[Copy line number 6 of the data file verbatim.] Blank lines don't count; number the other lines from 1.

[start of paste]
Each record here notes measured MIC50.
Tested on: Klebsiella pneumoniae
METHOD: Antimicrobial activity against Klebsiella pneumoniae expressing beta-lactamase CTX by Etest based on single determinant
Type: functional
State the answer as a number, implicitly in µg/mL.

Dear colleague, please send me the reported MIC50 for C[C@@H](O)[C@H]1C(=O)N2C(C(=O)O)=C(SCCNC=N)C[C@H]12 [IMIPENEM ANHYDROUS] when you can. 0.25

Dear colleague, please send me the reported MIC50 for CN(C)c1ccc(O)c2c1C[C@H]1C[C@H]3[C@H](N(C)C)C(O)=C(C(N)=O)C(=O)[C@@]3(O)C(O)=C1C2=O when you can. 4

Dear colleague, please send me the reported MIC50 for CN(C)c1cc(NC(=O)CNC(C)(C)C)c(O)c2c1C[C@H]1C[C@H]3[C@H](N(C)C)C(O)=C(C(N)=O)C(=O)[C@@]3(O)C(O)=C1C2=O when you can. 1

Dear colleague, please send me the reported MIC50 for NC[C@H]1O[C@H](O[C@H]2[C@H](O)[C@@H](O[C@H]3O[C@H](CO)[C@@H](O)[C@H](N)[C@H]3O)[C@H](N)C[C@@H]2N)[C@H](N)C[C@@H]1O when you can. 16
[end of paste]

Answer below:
Dear colleague, please send me the reported MIC50 for C[C@@H](O)[C@H]1C(=O)N2C(C(=O)O)=C(SCCNC=N)C[C@H]12 [IMIPENEM ANHYDROUS] when you can. 0.25